zones in Quebec have been classified. The zones, listed in order from
the most northern to the most southern, are:Tundra, Taiga,
Boreal (coniferous) forest, Mixed forest, and the
Tundra is a vegetation
zone associated with arctic and alpine areas of the Canadian Shield.
The vegetation here endures the harshest of climates, the annual mean
temperature in this zone is only -8°C and there are fewer than 50 growing
days a year! During the summer, the natural inhabitants of this zone
consist of about 500 plant species and 160 species of vertebrates, including
migratory birds which breed in the arctic and large herds of caribou.
Tundra covers about 24% of Quebec.
Peat bogs and rocky plateaus
covered in lichens and dotted by stands of scrubby black spruce are
indicators that you are in the taiga zone of Quebec. Not as barren
as the tundra, taiga is associated with subarctic regions of the Canadian
Shield and is characterized by a greater number of both plant (600)
and animal (206) species, including many year round inhabitants, such
as tree sparrows. Taiga covers about 20% of Quebec's total area.
The boreal forest
is the most northerly and abundant of Quebec's three forest zones and
straddles the Canadian Shield and upper Lowlands regions of the province.
Dominated by black spruce and carpets of moss, the ecology of this zone
is heavily influenced by fire disturbance regimes, meaning that forest
fires are extremely important in defining the numbers of, and relationships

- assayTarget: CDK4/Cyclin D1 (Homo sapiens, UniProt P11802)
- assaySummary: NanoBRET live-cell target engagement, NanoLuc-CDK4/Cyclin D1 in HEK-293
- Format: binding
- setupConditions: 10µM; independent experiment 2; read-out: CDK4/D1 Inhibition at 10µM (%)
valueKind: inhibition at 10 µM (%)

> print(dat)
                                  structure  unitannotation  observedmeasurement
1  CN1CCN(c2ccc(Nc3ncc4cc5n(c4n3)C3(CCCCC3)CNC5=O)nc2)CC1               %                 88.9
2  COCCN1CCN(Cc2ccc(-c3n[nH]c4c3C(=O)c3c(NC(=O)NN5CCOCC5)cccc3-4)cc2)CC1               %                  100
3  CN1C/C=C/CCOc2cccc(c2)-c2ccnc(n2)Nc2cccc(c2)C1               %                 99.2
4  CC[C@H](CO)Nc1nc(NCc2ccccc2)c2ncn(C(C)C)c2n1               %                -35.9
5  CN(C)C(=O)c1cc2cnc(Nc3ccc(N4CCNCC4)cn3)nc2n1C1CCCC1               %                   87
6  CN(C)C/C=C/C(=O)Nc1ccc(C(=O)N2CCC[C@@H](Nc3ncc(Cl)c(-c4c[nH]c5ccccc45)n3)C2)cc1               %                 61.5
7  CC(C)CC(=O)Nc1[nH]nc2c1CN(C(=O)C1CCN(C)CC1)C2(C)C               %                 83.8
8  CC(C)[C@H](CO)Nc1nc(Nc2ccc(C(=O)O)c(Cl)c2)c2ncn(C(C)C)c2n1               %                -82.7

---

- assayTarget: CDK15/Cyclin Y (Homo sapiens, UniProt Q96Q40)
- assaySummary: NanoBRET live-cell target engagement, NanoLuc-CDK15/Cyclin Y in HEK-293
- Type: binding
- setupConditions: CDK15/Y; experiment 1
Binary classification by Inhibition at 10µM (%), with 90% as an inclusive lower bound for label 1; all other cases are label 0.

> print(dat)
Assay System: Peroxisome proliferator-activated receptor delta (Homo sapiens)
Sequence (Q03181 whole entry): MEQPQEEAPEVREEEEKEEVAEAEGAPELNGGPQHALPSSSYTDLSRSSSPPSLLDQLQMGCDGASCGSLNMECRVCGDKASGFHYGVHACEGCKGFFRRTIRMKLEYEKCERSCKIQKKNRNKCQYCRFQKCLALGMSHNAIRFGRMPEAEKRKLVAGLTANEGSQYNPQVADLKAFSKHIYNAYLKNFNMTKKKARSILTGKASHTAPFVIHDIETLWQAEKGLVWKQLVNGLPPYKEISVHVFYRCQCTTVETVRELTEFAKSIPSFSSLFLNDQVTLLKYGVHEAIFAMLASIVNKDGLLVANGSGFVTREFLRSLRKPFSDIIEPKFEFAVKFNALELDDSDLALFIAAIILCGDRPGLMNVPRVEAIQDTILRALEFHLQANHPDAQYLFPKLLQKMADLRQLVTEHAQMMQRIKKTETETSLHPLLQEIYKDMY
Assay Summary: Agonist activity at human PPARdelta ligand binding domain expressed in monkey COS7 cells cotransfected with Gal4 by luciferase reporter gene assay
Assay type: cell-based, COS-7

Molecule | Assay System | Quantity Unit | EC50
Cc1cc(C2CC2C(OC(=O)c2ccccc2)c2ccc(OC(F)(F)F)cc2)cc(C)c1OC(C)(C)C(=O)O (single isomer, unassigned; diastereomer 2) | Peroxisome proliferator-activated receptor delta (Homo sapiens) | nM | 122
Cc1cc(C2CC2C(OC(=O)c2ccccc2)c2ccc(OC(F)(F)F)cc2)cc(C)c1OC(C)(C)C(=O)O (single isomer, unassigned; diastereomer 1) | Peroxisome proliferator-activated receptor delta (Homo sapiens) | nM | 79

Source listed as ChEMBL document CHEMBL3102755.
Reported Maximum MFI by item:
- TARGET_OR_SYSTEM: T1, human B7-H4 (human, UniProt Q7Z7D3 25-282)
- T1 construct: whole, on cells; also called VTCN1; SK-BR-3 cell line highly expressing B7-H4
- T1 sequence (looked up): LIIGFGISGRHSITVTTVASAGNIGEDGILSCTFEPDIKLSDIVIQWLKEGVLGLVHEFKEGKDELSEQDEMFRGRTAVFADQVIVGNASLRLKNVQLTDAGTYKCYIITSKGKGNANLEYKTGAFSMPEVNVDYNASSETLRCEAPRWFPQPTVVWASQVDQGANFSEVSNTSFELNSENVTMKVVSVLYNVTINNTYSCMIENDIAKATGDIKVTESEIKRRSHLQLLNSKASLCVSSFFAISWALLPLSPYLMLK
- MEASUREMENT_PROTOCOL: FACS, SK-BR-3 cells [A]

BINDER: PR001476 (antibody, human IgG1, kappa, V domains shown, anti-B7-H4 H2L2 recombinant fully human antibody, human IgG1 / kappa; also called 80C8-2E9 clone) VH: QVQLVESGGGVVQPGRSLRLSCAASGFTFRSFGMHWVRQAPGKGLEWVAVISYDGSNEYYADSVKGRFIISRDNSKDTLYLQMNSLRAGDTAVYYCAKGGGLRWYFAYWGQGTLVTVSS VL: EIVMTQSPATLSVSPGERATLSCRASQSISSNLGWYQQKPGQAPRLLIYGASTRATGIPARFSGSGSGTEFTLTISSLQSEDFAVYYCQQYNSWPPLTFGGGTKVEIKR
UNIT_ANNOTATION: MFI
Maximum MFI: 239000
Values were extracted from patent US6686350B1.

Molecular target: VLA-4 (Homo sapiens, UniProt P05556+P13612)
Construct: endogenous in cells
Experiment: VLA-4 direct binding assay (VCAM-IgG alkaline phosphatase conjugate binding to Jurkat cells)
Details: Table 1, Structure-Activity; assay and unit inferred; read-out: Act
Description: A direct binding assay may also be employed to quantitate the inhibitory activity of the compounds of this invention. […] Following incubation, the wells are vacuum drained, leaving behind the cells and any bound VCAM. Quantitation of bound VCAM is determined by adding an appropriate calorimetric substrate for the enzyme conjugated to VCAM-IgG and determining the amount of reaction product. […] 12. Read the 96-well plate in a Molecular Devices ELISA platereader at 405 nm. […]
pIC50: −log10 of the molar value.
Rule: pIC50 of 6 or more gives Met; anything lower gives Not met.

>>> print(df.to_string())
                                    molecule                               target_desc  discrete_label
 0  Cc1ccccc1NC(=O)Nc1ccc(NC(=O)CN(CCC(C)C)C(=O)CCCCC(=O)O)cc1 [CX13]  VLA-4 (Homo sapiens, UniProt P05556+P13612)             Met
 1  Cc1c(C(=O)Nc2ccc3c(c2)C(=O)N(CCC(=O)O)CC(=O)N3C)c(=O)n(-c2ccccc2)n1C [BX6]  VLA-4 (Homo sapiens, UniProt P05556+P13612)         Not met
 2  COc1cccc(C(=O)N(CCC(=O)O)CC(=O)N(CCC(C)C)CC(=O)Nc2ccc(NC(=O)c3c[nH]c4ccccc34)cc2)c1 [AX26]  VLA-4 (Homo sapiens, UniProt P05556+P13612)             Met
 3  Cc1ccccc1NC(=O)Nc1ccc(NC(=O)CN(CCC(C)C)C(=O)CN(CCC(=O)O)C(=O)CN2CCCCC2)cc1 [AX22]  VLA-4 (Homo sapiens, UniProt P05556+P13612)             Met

between, living organisms in this zone. Because of the milder climate,
the diversity of organisms is also higher, with approximately 850 plant
species and 281 vertebrates found here, including the Canada lynx and
American marten. The boreal forest covers 27% of Quebec.
Where the boreal forest overlaps
with the deciduous forest lies the mixed forest zone. As its
name implies, this vegetation zone is a transitional one, whose ecology
is shaped largely by both fire and insect disturbance regimes. The transitional
nature of this zone creates a diversity of habitats which results in
high numbers of plant (1000) and vertebrate (350) species, even in fairly
cool temperatures. Inhabitants include beaver, black bear and moose.
The mixed forest zone covers 11.5% of Quebec and characteristic of the
forests of the Laurentians, Appalachians and eastern lowlands.
The third, and most southern,
forest zone is characterized by deciduous forests (also called
hardwood forests). Because of the climate (mean annual temperature:
7°C), this zone has the highest diversity of species, numbering over
1600 vascular plants and 440 vertebrates. Its relatively longer growing
season of almost 200 days and its fertile soils make this zone the heart
of agricultural activity and, consequently, urbanization in Quebec.
Most of Quebec's population live in this vegetation zone, almost all
of them along the banks of the St. Lawrence river. Wildlife associated
with this zone include the sugar maple, white-tailed deer and the raccoon.
The deciduous zone covers 6.6% of Quebec.
Another large-scale feature
that influences species diversity in Quebec is the St. Lawrence River.
This river drains the Great Lakes, cuts across the southern end of Quebec,
through all three forest ecozones and empties into the Atlantic ocean,
1200 km later. The St. Lawrence watershed is enormous, it drains 40%
of Quebec (680 000 square kilometres) and has a number of aquatic ecosystems
associated with it: fluvial, lake (like Lac St. Pierre and Lac St. Louis),
estuarine and marine. It is no surprise, then, that the ecosystems associated
with the river have the greatest biological diversity in the province.
These ecosystems also have the greatest proportion of human pressure:
98% of Quebec's population lives along the shores of the St. Lawrence